QT dispersion (QTd) has been studied in the risk stratification of SCD in patients with NIDCM.  Few studies have been done, and the results have been unfavorable. Grim et al. performed QT dispersion and related measures in 107 patients with NIDCM and 100 controls without structural heart disease and followed them for 13 ± 7 months46.  During follow-up, 11% of patients with NIDCM had an arrhythmic event, defined as sustained VT, VF, or sudden death.  QT dispersion was noted to be increased in patients with arrhythmic events compared to patients without an arrhythmia during follow-up (76 ± 17 vs 60 ± 26 ms, P=0.03).  On the other hand, corrected QT dispersion (QTc) and adjusted QTc were not statistically different between those with and those without arrhythmias during follow-up (80 ± 21 vs 75 ± 35 ms, and 27 ± 6 vs 24 ± 10 ms). This modality is limited due to the overlap between groups with positive and negative results. The Marburg Cardiomyopathy Study36, confirmed that QT dispersion does not significantly risk stratify patients for sudden death.

HR Variability

            Measures of autonomic function have been evaluated to assess risk for SCD.  Heart rate variability is an indirect measure of autonomic tone.  Previous studies have shown that heart rate variability (HRV) is predictive of arrhythmic events following myocardial infarction (Table 2).  The ATRAMI (Autonomic Tone and Reflexes After Myocardial Infarction) study showed that both decreased HRV and baro-receptor sensitivity, another measure of autonomic tone, are associated with worse outcomes in patients after myocardial infarction47.

            HRV was evaluated in 70 patients with NIDCM and prophylactic ICD implantation.  Patients with sustained ventricular arrhythmias as recorded by their defibrillator had similar HRV to those who had no arrhythmic events48.  Other trials have shown that in patients with NIDCM, HRV was predictive of cardiac death but not ventricular arrhythmias49,50.  Patients with NIDCM have decreased heart rate variability.  However, this decrease is associated with systolic ventricular function, and does not correlate with increased risk of ventricular arrhythmias49.  The weight of the evidence suggests that due to the poor positive predictive value of HRV, this test has no role in the risk stratification for sudden death of patients with NIDCM48-50.

Baroreceptor Sensitivity Testing

            Studies of baroreceptor sensitivity (BRS) in the NIDCM population have not focused on risk stratification for sudden death until recently36. Menz et al. compared BRS against heart rate variability in a series of 179 patients including those with CAD (27%) and NIDCM (73%)51.  This trial was designed to determine if there were any differences in these two diagnostic tests in a baseline group of patients with decreased EF.  It was not designed for assessment of prognostic value.  Baroreceptor sensitivity was comparable in patients with CAD and NIDCM (6.1 ± 3 vs 6.9 ± 5 ms/mmHg, P=NS).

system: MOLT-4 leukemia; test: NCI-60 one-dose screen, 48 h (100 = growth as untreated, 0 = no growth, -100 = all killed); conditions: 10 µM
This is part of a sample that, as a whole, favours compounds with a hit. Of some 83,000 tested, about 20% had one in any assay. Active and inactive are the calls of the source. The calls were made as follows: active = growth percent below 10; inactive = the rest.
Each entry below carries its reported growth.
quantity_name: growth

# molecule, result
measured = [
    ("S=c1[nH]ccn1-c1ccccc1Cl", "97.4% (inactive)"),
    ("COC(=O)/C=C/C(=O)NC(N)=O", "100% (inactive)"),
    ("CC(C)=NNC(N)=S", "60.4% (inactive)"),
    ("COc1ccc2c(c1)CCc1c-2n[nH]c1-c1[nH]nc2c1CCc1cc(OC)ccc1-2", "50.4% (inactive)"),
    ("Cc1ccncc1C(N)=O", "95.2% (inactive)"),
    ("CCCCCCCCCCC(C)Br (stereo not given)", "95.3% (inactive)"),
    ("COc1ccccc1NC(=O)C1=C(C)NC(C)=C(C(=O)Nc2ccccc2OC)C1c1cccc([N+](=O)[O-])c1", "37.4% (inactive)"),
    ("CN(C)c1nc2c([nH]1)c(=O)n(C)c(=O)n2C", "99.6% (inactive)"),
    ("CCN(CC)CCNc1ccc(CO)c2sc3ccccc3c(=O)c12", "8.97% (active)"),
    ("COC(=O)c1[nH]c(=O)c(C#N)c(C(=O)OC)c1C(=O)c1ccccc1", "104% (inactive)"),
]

Grimm, et at. Performed an exhaustive trial of risk stratification techniques in patients with NIDCM, including BRS36.  343 patients with NIDCM underwent BRS testing, with 26 patients (10%) being excluded due to insufficient response to phenylephrine during BRS testing.  No correlation was noted between BRS results and sudden death during the 52 ± 21 months of follow-up. The evidence to date suggests that BRS is not a reliable risk stratifier for sudden death in NIDCM, and may not have additional benefit over other markers of autonomic tone, such as heart rate variability. 

Microvolt T Wave Alternans

            Microvolt T Wave Alternans (TWA) is due to beat-to-beat alterations in cellular repolarization due to changes in action potential duration. Kitamura et al described an increased risk of SCD or sustained VT/VF in patients with a history of NIDCM with occurrence of microvolt level TWA at sufficiently low heart rate52.  Onset of TWA with heart rates below 100/minute conferred increased risk of SCD or sustained VT/VF, with a predictive accuracy of 78%52.  The onset HR of patients with TWA is independent of the more standard risk factors, including LV ejection fraction, gender, systolic or diastolic BP, or NYHA functional class.  This makes it attractive in risk stratifying patients with NIDCM.  Unfortunately TWA can be indeterminate in as many as 20% of patients with NIDCM52, 53. Combining it with the presence of late potentials on SAECG54 may increase the sensitivity of TWA.

            A recent study by Hohnloser et al looked at 137 patients with NIDCM referred to a single center for diagnosis or management of heart failure or evaluation of symptomatic arrhythmias55.  The follow-up was 14 ± 6 months, with endpoints defined as sudden death and hemodynamically unstable VT or VF.  37 patients in the study had prior ICD implantation.  TWA at heart rates <110/minutes had a positive predictive value of 22% ± 5% and a negative predicative value of 94% ± 4%.  The strong negative predictive value of sustained TWA demonstrated in this study at heart rates <110 bpm suggests a role of TWA testing in risk stratification of patients with NIDCM (Table 3).  Further studies to look at larger, more diverse populations, long-term follow-up, and the benefits of serial TWA measurements will clarify the role of this test in risk stratification of patients with NIDCM.

Heart Rate Turbulence